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On 11/09/2015 18:16, Dave Plowman (News) wrote:

Because shrinkage in the thickness of the timber will tend to lessen the mitre angles, and hence open up a visible gap on the inside of the joint (i.e. the room facing side). With an external corner the same happens, but the internal corner is against the wall and hence less visible.
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On 12/09/2015 03:51, John Rumm wrote:

+1 . Picture frames illustrate the problems with mitres very well, which is why the wider profiles were often machined in sections and t&g'd together to stagger the gaps. IME timber needs to be below 10% moisture content to avoid this happening
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On 12/09/2015 09:07, stuart noble wrote:

The most notable example is when someone mitres an internal corner of a wide windows board - like in a conservatory.
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John.
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On 11/09/2015 18:16, Dave Plowman (News) wrote:

Because those internal corners are rarely at 90°
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On 11/09/2015 17:24, Tricky Dicky wrote:

I normally scarf joint straight runs - not because timber movement makes much different (it does not move much along the grain direction), but it gives a bit of extra lateral stability to the joint (plus more glue / fixing area), and leaves a line that is slightly less predictable to the eye and hence harder to see.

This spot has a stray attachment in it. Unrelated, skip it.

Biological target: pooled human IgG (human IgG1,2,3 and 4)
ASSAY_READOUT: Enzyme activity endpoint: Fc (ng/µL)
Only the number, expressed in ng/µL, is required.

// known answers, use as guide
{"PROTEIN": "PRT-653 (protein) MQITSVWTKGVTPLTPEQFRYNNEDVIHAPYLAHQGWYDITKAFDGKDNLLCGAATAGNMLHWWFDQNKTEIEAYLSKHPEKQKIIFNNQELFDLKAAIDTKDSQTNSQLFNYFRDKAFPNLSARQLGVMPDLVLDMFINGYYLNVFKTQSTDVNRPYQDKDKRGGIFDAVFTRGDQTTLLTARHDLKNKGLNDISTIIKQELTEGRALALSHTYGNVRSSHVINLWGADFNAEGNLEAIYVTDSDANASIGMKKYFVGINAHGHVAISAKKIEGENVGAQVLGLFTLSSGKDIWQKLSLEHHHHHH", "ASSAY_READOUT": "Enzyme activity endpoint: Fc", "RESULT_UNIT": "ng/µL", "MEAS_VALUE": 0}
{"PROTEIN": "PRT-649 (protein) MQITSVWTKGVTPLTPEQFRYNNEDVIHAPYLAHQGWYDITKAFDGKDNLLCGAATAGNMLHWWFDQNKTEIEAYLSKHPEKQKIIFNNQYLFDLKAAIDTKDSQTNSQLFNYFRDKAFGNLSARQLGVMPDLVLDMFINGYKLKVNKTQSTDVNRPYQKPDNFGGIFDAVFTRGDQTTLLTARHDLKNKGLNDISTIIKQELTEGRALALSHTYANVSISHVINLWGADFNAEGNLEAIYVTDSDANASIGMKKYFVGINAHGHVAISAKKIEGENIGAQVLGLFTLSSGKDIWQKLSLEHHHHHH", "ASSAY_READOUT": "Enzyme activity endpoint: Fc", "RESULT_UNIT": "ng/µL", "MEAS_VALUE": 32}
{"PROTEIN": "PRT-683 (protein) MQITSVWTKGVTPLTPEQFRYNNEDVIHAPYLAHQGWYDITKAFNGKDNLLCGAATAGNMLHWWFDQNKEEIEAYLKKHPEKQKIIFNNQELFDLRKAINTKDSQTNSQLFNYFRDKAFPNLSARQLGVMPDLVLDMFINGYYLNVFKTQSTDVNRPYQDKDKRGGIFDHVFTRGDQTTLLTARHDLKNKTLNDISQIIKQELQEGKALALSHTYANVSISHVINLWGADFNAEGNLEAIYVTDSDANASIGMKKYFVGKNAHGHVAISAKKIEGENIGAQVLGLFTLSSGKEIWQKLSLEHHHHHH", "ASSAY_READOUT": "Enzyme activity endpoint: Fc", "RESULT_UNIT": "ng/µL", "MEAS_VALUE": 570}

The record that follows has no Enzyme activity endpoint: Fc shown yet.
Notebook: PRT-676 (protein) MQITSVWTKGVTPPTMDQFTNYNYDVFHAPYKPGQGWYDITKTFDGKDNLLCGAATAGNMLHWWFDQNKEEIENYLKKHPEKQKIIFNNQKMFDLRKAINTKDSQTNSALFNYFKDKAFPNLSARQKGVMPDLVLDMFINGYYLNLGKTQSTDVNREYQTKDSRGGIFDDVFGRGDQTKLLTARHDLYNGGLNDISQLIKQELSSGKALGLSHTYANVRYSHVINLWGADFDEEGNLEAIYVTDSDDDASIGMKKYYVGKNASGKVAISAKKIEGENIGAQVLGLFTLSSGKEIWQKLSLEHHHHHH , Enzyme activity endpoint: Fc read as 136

e.g. when I needed to make a cabinet top cove section that could break down into separate sections, I used a variety of joint angles on the different components, and once painted its very hard to work out where the joint is:
http://wiki.diyfaq.org.uk/index.php?title=File:CoveScarfJointsSeparated.jpg
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John.
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Probably be hidden behind furniture anyway :-)
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Chris French


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The answer is don't. It's almost bound to shrink and show at some point.
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Dave Plowman snipped-for-privacy@davenoise.co.uk London SW
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On 11/09/2015 15:43, RJH wrote:

45 degrees is the norm. I've got several joins like that in my house, and they're all ok after a number of years.
One thing which you *could* try which had ought to work (although I've never done it myself) is to butt the ends, and create a biscuit joint.
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Roger
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On 11/09/2015 23:28, Roger Mills wrote:

Thanks everyone - I'll go with 45 degrees I think.
It's MDF by the way. I gave up on the pine after a number of boards warped.
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Cheers, Rob